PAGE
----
We’ve written a lot about how social media data is colliding with keyword search data, and why it’s more important as ever to have a strong social media presence. But a lot of people (even some social media “gurus”) don’t know the nuts and bolts of how social media and search engines interplay through meta tags, link attributes, and bots — and why some some social media post links are much more valuable than others.
If you’re not into the technical stuff, no worries. This is going to be a quick layman’s primer on what exactly happens when you post a link to your Facebook or Google+ page, and what search engines typically do with those links.
If you’re active on social media, have a lot of followers, and post a lot of links to your website or content you’ve generated, you may be surprised to learn that in most every case, any link you post is given the tag “rel=nofollow” by the social media platform. This basically tells search engines not to follow or index the link. Why would social media websites make the link you posted a “nofollow” link? The answer can be summed up in one word: spam.
Social media makes putting links on the web so easy a child could do it (and millions do every day). So for the sake of not sending web crawlers through a minefield of Instagram selfies mixed with web marketing funnels, social media platforms add the “nofollow” attribute to user-generated links.
If you find this disturbing, since you thought you helped out your SEO by posting links to your website, you have to realize that this knowledge now gives you a slight advantage. Nothing should ever change your goal of bringing the best-quality content possible to the web. However, once you consider that the pressure is off somewhat in appealing to web crawlers when you make a post on Facebook to promote your cause or business, you can concentrate on what social media is truly supposed to be about: people.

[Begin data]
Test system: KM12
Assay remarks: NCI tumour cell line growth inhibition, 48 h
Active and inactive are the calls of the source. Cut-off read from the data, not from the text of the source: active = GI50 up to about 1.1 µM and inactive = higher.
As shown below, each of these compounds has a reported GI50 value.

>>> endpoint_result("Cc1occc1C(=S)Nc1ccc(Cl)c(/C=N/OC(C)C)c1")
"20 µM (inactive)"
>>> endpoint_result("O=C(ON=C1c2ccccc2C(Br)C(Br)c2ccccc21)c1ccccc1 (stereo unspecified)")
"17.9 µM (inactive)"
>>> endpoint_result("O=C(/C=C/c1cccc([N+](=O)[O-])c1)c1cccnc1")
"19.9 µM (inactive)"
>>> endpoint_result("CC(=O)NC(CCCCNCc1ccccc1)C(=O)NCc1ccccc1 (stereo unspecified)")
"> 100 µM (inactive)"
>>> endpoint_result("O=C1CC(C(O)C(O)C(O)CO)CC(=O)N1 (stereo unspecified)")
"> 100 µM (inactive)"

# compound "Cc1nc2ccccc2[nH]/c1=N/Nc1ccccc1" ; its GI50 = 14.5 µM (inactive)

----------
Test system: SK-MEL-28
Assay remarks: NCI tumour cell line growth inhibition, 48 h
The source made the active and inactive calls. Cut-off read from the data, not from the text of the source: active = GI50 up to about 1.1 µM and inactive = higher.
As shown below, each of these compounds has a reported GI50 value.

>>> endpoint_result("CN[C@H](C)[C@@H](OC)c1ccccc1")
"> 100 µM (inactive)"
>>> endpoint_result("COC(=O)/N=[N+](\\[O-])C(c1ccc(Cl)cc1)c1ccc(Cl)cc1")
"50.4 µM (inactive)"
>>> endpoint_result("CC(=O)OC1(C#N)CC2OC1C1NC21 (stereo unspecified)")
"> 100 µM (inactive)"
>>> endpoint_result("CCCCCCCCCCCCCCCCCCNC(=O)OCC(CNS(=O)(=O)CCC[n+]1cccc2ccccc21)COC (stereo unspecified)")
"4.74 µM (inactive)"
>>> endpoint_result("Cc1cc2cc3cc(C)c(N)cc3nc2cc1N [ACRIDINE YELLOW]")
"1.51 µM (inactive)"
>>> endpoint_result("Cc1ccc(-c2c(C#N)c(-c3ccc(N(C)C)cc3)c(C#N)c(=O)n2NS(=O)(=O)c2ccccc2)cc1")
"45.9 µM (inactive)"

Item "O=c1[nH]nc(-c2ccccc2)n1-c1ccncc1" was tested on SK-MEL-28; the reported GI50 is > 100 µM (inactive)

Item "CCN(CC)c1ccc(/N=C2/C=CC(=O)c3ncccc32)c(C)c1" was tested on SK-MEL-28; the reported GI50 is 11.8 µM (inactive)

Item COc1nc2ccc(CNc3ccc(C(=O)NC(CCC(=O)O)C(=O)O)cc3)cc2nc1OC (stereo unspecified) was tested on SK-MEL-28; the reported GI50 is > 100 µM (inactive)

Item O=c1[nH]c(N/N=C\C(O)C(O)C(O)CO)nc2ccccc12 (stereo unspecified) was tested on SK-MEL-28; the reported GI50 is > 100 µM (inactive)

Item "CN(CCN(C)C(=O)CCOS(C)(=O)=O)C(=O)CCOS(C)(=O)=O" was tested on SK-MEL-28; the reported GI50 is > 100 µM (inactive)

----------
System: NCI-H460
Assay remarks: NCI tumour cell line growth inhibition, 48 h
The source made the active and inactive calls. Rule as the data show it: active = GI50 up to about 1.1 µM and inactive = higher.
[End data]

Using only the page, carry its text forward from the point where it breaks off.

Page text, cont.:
The Rise of Semantic Search
The guts of Internet search are changing — and fast. User-generated “semantic” data from social media is beginning to find its way into search. This is why Bing encourages you to sign in with Facebook and why Google pushes Google+ so much (and why they want you to stay logged in at all times). But this user-generated data from social media doesn’t qualify as “links;” they’re “likes.” All those likes, favorites, and shares build a network of associations that show both relationships and rank. Mixed with traditional keyword-based indexing, this is the future of search.
The next time you post a link to your website on Facebook or Google+, keep in mind that your goal, in terms of SEO, is to make those connections with people who are genuinely interested in what you are posting. If it’s a link to a blog post on your website, make sure that article has some “like” buttons at the bottom and a link to your Facebook page, Twitter account, and any other social media platforms you use. You may not get any direct SEO value from the original link you posted, but the potential of what you stand to gain in terms of semantic search from actual human beings making a connection to your post, your article, and your Facebook or Google+ page will more than make up for it.
The truly beautiful thing about SEO is that when done right, you goals are simpatico with both those of the search engine and your potential website visitors. So keep your social media posts “social;” and when it comes to your website text and blog posts, make sure your content is clear, focused, and most importantly, valuable to your audience.